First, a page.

With the abrogation of Article 370 and Article 35A, this federal aspiration has been substantially weakened in two significant ways. First, federalism has now been positioned as an impediment to development. Ideologically, the BJP has had little patience for asymmetric federalism and Article 370 has been argued to have sowed the roots of separatism. But, what is significant about this moment is the BJP’s use of the language of development and progress to legitimise its action. Substantive federalism, in this framing, sits in deep tension with the aspiration of development and progress. This was the core message in the prime minister’s address to the nation on Thursday, when he said, “Since the time Governor’s Rule has been in place, the administration has been in touch with the Central government. This is why good governance and development has been visible on ground. Schemes which earlier used to exist only on paper are now being implemented……in last few months of Governor’s rule……..irrigation and power projects, roads and rail connectivity, airport modernisation etc are moving at a fast pace.” Centralisation, this argument holds, can accelerate development even in the most difficult circumstances. And therefore, supporters of asymmetrical arrangements like Article 370 are “anti-Dalit, anti-tribal and anti-women”.
This language of development lies at the heart of the BJPs centralising project symbolised in “one nation” slogans that are regularly deployed . To accelerate development, India must become, “one nation, one election”, “one nation, one market”, “one nation, one ration card”, “one nation, one tax.” There may well be rational justification for greater centralisation in some instances, like the Goods and Services Tax and a national agricultural market, but these are being articulated through the political project of making India “one nation” as a necessary condition for development. And it is to further this project that India today is “one nation, one flag, and one Constitution”. There is no empirical evidence to support this claim. However, the political message is clear: federalism as a principle necessary for negotiating diverse political contexts and identity claims must play second fiddle to India’s developmental aspirations.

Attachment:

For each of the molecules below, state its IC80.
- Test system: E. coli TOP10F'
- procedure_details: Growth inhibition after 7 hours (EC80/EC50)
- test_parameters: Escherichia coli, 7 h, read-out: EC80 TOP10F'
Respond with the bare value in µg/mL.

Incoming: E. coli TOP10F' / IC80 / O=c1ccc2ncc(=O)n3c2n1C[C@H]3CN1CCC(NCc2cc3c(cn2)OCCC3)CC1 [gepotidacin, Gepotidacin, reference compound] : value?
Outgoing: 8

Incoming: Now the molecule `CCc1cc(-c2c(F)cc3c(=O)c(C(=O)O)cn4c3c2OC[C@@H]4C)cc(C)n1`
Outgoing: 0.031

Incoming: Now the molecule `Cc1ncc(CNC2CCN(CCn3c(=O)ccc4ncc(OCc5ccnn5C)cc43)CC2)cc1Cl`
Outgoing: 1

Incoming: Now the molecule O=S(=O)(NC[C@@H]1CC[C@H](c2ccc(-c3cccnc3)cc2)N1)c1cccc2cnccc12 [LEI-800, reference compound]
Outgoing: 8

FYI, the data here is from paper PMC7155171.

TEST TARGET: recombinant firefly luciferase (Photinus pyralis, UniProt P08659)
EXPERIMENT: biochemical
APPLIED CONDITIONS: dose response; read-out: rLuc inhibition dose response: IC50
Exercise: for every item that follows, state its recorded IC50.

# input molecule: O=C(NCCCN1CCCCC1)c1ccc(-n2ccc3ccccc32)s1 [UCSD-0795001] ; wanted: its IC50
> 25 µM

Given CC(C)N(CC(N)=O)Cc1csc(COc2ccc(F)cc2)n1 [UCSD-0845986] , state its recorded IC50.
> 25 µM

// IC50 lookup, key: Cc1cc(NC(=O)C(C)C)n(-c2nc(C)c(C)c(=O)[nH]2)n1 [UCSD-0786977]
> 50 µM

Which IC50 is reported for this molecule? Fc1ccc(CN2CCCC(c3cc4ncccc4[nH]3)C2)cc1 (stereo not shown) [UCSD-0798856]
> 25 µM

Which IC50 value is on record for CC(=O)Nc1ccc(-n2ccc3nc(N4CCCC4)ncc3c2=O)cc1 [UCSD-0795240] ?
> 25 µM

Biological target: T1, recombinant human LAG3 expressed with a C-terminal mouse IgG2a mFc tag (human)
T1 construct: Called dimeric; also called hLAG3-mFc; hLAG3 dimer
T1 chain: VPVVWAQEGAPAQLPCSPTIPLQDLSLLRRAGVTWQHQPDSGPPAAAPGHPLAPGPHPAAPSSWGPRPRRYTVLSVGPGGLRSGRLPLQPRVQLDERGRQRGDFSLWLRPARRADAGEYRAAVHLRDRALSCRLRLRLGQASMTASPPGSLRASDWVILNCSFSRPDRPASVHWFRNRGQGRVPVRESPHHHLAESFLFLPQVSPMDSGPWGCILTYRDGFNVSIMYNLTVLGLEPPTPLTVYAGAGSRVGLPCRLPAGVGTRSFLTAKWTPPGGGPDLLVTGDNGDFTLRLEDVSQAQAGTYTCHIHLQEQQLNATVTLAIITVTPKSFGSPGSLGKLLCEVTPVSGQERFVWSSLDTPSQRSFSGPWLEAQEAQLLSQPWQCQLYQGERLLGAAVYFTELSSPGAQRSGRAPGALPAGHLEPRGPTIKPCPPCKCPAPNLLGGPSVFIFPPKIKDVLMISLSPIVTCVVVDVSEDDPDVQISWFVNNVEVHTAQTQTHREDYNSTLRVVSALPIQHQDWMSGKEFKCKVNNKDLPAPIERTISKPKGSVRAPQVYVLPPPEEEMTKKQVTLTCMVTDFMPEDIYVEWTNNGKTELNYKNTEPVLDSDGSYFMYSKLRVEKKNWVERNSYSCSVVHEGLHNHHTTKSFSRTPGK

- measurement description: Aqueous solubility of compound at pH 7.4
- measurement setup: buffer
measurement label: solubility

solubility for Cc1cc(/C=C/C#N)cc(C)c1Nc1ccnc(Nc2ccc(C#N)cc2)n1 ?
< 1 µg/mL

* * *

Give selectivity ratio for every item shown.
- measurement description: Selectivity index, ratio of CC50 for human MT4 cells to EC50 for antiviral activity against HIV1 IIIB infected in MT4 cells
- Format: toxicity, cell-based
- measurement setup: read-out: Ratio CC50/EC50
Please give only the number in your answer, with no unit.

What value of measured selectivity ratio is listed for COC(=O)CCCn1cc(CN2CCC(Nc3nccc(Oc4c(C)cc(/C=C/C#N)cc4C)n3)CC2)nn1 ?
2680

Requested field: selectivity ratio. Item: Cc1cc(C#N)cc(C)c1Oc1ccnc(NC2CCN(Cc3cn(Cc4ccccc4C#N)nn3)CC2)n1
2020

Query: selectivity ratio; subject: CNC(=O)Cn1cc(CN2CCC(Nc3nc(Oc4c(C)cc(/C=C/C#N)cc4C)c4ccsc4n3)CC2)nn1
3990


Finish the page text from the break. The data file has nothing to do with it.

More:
Second, the moral authority of regional parties to safeguard India’s federal system has been undermined. Since the 1990s, regional parties had begun to serve as a political check against the Delhi’s centralising instincts. States emerged as new sites for renegotiating the federal balance. But this week, with very few exceptions, regional parties too, came out in support of the abrogation of Article 370. In doing so, they have legitimised the argument that greater centralisation is necessary for development.
The irony of the Aam Aadmi Party supporting this move while fighting for full statehood in Delhi so that they can pursue their own developmental agenda is inescapable. Regional parties are now complicit in weakening India’s federalism. Federalism, that the framers of India’s Constitution saw as necessary to India’s democracy, today has far fewer takes than it did in 1947. This is dangerous for India’s democracy.
Yamini Aiyar is president and chief executive, Centre for Policy Research
The views expressed are personal